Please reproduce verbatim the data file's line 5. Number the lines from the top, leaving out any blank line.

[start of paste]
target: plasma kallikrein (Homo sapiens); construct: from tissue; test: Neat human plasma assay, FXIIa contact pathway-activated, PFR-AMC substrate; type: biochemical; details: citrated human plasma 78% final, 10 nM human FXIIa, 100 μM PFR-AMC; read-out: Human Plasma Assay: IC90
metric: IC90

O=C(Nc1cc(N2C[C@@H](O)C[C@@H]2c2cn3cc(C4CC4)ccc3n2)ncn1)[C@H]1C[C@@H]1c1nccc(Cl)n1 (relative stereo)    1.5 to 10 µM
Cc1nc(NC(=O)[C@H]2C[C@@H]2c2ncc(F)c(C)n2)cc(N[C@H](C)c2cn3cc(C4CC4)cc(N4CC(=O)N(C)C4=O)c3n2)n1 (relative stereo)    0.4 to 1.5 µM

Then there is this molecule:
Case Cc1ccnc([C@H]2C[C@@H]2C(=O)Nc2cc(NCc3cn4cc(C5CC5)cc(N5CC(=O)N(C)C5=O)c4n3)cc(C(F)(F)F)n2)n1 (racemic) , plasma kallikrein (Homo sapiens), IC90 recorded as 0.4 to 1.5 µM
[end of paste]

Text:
Then there is this molecule: